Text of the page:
By Xeñea Ford Meter Contributor The Sexual Assault Center in Nashville will host the Clothesline Project on the second floor of the Floyd Payne Student Center from April 1 to 8. The annual project kicks off Sexual Assault Awareness Month on the campus. This exhibition […]
Month: March 2016
By Ashley Parmer Editor-in-Chief of The Meter In the article “Businesses Boom for Undergraduates” recently published in the Tennessean, a writer takes a look at the businesses that have been developed from the ideas of the creative minds of local college students. Undergraduates from many […]
By Delvakio S. Brown This year marks the ninth annual Women of Legend and Merit Awards Dinner. On March 22, the Gentry Center will be transformed into an evening filled with Jazz music in the air, décor in resemblance of a royal feast, and filled with […]
Frances Williams, Distinguished Professor and Administrator, Joins TSU As Associate Dean in College of Engineering
NASHVILLE, Tenn. (TSU News Service) – Dr. Frances Williams is the new associate dean for Graduate Studies and Research in the College of Engineering and Professor of Electrical and Computer Engineering at Tennessee State University.
In her new role, Williams will manage the graduate programs, provide oversight and coordinate research grants and contracts, as well as identify and initiate new research opportunities and collaborative partnerships for the college.
Before coming to TSU Williams was a faculty member and director of the Center for Materials Research at Norfolk State University. She also was the director of Norfolk State’s Micro- and Nano-technology Center Cleanroom, a premiere research facility for fabricating micro- and nano-scale devices.
Her research focus is in the areas of advanced materials and devices, biosensors, and nano- and micro-electromechanical systems processing and devices. She has received grants totaling $14 million as a principal investigator or co-principal investigator. In 2010 she received a U.S. patent for developing a micromachined sensor for monitoring electrochemical deposition.
Williams has received various awards including the 2013 State Council of Higher Education for Virginia Outstanding Faculty Award, the highest faculty award given out by the state. In 2012, she was named an “Emerging Scholar” by Diverse Issues in Higher Education magazine. She also received Norfolk State’s top distinguished faculty award, the University Award of Excellence in 2010.
Williams is a member of several professional societies. She volunteers in various community programs that promote STEM (science, technology, engineering, and math) education for students from elementary to college age.
Williams holds B.S. and M.S. degrees in electrical engineering from North Carolina Agricultural & Technical State University, and a Ph.D. in electrical and computer engineering from the Georgia Institute of Technology.
By Shayla Simmons From last semester’s unsightly stint in the media to the state of the campus now, it is evident that a great change has taken place on the campus of Tennessee State University. The media has noticed this change once again, this time […]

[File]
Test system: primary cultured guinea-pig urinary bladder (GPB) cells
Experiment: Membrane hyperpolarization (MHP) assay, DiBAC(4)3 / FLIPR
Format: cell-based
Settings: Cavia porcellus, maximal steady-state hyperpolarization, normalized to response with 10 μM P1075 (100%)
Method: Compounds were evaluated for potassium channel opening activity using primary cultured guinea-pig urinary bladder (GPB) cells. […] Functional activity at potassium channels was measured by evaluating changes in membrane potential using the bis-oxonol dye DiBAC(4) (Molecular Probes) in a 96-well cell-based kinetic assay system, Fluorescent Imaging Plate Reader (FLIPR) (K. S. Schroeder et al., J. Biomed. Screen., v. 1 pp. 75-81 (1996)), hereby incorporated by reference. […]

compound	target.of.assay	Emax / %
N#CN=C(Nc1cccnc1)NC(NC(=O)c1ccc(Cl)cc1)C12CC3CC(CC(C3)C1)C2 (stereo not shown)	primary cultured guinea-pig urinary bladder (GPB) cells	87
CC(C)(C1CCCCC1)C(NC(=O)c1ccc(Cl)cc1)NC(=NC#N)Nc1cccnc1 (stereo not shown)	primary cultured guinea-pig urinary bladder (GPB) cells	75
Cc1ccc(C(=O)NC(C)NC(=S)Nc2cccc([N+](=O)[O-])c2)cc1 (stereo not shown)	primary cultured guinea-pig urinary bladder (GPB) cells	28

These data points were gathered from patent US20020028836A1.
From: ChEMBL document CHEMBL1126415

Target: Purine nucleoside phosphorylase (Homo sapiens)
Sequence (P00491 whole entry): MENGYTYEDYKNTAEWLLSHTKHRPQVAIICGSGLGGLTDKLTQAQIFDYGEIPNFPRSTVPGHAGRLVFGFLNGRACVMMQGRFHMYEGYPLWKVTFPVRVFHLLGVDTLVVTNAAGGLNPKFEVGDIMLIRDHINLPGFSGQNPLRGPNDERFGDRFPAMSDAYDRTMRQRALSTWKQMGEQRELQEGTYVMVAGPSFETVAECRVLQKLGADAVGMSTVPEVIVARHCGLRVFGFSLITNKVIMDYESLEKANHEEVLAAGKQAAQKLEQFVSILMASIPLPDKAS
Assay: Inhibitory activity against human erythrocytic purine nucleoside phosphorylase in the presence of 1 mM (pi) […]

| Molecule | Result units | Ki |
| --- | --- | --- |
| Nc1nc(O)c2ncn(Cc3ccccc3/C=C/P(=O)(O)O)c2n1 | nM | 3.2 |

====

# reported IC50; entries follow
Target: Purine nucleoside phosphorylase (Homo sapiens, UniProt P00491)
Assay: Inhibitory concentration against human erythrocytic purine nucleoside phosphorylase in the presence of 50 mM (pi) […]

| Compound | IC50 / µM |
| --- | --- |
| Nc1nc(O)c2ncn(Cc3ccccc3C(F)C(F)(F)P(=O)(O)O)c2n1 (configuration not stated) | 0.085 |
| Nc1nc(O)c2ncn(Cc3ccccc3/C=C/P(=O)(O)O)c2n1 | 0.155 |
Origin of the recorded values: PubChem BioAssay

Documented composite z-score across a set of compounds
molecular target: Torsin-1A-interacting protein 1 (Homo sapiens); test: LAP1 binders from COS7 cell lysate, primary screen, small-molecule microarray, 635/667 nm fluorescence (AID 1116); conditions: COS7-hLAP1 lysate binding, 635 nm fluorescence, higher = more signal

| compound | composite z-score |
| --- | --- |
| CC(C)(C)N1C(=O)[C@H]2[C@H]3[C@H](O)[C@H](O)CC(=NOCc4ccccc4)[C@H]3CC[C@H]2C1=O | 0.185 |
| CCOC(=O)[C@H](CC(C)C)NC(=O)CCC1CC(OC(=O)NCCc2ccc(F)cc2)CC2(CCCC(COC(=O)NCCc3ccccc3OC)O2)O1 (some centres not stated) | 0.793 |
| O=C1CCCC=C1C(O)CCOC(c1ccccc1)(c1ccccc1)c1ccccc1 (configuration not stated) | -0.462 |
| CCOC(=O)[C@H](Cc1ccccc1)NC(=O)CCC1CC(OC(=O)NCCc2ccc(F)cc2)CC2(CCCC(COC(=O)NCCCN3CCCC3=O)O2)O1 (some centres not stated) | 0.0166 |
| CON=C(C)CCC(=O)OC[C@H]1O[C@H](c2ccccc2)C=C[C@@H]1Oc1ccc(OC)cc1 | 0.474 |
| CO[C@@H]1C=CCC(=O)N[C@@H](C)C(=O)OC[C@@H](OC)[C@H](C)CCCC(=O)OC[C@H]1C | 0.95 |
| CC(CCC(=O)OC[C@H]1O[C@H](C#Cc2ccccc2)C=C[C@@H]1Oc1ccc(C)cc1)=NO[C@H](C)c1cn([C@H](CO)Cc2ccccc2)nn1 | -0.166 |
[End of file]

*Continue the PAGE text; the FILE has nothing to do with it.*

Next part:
NASHVILLE, Tenn. (TSU News Service) – Tennessee State University President Glenda Glover and State Rep. Harold Love, Jr. held a forum at TSU to discuss a legislative proposal that would restructure higher education governance. Students, faculty, administrators, and alumni packed the Floyd-Payne Student Center auditorium on […]
By Ada Taylor
Mountains are moved when Black Americans come together and Beyoncé is one artist who understands this. This is the message behind her recent single “Formation” which dropped a day before she performed at Super Bowl 50 on Feb. 7.
But it isn’t just her song that was inspired by Black Power, but her halftime performance as well. Using the national platform of the Super Bowl, Beyoncé paid homage to the Black Panther Party with her costume choice. For some, this was upsetting. For others, it was empowering.
While some do not believe that entertainers have any place in politics, others loved to see their idol speaking out and uplifting their race. Women especially love the song.
At one point, Beyoncé reminded everyone how much money she has now compared to how much she had before. She says that she might be a black Bill Gates in the making, and that you can as well. In fact, this is the entire idea behind formation.
To be in formation means that black people are working together instead of against one another, and this also extends to the larger community. This is why Beyoncé was sure to include the Black Panther Party in her concept of formation, because that is exactly how the Black Panthers came to fruition. The Panthers were born 50 years ago out of a need for black unity, protection and uplifting the black community. They provided breakfast to children who were hungry. now it is time to get in formation once again. It is clear that Beyoncé is taking a stand against police brutality in the video, even having officers raising their hands as if to say “don’t shoot”.
It is 2016 and race is still an issue for many people. What will you do to change this? Will you get in formation? Beyoncé would like to know. And what can we do here at Tennessee State University?
By Melody Scales With the world and technology steadily evolving, so does the way we tell stories. Jason Luntz, a social media strategist who helps organizations build a presence using social and multimedia and a professor at TSU, gave “The Meter” a visit to teach […]